One of my two parishes is Annunciation Catholic Church in Brazil. For 45 years, beginning in 1962, Fr. Anthony Spicuzza was the pastor of the parish here. I recently traveled to the Archdiocesan Archives to look through the history of the parish. It was fascinating and fun!
I found a survey that was sent out in the wake of the 2nd Vatican Council and one of the answers by Fr. Spicuzza caught my attention:
In Father Spicuzza's assessment, then, the thing that was a challenge for the young people of the Church was all the changes that people were adding to the Mass on their own initiative.
"I left the Church because Father so and so looked at me wrong" or "Father didn't react in the way I'd hoped he would" etc.
Look, folks, we deal with both actually mentally ill people, and also some who are somewhere else on the spectrum but are definitely malicious. So you might want to ask yourself if your Faith is really so shallow as to be affected by the mood of a priest at a particular moment in time.
A couple of examples:
1) I know a priest that someone anonymously went to the trouble of creating an entire website of pictures of this priest's face photoshopped onto pornographic male photos (please don't go looking for the site). People still regularly report the site to his chancery, and the chancery has to explain the situation to another distressed caller.
That's really messed up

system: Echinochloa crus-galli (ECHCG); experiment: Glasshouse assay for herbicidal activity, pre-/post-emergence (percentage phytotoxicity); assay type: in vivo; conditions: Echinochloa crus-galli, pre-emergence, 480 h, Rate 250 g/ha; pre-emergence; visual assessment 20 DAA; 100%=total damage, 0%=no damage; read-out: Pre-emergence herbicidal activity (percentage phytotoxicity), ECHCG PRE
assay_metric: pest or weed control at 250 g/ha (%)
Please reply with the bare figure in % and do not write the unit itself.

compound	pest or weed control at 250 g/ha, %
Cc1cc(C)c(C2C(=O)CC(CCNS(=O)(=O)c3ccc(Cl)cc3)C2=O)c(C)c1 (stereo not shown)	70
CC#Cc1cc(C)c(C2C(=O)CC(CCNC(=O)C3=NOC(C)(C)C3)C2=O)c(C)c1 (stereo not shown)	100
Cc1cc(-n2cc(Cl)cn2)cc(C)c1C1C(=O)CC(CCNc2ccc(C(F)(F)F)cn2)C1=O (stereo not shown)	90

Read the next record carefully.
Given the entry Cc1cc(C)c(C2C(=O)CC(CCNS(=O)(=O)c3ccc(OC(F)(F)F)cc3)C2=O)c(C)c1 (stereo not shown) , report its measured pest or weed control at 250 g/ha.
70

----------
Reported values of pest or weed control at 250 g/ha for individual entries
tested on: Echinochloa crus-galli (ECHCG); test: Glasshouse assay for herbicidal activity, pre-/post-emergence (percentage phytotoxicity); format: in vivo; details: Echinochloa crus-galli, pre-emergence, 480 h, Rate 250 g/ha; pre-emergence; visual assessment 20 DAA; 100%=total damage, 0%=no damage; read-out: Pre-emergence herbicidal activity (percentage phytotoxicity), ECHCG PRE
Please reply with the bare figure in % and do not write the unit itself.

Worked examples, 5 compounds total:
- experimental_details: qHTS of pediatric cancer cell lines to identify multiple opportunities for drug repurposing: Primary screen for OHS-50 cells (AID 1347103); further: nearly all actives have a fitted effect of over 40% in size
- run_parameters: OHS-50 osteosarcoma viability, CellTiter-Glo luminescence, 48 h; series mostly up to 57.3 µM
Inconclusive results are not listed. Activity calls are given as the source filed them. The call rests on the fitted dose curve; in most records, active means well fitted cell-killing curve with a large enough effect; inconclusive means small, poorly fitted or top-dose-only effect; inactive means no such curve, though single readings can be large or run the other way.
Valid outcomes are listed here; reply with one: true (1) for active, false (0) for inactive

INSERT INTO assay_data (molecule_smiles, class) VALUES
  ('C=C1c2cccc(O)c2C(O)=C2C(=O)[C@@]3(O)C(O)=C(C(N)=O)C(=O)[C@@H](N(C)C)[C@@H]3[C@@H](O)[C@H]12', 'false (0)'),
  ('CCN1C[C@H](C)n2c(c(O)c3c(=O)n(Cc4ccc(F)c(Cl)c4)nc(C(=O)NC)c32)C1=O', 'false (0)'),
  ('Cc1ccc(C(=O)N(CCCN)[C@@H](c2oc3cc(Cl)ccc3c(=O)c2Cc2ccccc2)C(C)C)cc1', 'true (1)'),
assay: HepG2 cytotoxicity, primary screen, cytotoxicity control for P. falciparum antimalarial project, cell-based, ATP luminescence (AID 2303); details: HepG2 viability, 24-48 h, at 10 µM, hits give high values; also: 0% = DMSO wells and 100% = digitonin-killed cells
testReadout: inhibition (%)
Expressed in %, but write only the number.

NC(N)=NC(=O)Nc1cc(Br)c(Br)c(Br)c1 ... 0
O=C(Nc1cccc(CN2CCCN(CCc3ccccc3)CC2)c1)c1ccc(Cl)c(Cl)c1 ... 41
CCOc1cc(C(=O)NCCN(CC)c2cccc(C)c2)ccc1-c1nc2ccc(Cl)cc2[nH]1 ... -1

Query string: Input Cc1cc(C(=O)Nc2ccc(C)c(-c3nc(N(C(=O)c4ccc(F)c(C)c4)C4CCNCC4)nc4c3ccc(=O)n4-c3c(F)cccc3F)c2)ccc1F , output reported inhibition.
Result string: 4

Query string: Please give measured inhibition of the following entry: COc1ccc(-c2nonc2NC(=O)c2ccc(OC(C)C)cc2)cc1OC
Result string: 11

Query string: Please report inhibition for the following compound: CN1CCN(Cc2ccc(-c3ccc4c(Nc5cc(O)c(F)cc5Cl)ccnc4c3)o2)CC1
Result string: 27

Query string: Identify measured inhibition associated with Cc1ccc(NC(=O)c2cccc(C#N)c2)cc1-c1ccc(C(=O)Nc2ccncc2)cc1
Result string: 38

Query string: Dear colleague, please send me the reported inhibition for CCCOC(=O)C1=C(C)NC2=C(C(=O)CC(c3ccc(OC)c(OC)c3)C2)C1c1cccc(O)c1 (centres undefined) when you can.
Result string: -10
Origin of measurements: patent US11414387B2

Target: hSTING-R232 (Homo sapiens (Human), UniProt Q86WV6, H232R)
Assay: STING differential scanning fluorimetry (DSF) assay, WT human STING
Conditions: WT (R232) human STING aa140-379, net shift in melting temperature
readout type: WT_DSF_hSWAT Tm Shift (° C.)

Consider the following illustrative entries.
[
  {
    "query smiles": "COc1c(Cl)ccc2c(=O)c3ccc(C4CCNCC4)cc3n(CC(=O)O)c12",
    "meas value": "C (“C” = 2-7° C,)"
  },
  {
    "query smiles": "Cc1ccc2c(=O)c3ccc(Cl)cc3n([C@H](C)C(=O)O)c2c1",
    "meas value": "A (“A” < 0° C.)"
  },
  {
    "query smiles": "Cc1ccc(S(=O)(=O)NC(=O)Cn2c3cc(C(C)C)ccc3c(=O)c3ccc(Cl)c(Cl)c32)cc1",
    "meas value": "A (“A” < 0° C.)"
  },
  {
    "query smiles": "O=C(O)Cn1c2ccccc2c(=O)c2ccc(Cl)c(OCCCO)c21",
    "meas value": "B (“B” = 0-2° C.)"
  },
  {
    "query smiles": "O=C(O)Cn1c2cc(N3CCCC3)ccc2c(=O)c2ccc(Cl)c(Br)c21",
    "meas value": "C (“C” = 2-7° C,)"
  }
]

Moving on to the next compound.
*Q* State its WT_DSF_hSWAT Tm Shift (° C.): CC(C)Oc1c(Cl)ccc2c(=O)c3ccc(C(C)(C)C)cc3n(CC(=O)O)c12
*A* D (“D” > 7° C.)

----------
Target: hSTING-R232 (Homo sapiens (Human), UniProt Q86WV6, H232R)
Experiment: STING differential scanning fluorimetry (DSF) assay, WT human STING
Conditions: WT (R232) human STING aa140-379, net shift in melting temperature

2) I know another priest, and I am cc'd on emails to him from a person who sends rambling horrendous diatribes all the time. When I see an email from her in my inbox, of course I don't read them, and I know he doesn't either, but just knowing someone out there is that messed up...
3) Recently in my priesthood someone had fake email addresses for multiple people, fake twitter accounts etc. in order to create this narrative of how this person needed help. I spent some considerable time and energy into helping this "person" until I started noticing the story coming apart. Then, a few weeks later, I got a call from another Archdiocese letting me know "hey, that person you interacted with has played similar games with several other priests, and has tried to bring lawsuits against them saying these priests got her pregnant etc."
So when a priest doesn't smile at you in the right way, or when he is a little more cautious than you'd like him to be when he first hears about a person in distress, or when said priest doesn't skip down the aisle like Mary Poppins at a particular Mass, before you leave the Catholic Church over it, just take a breath. He may have just finished, 2 minutes earlier, dealing with a completely malicious person trying to play mind games.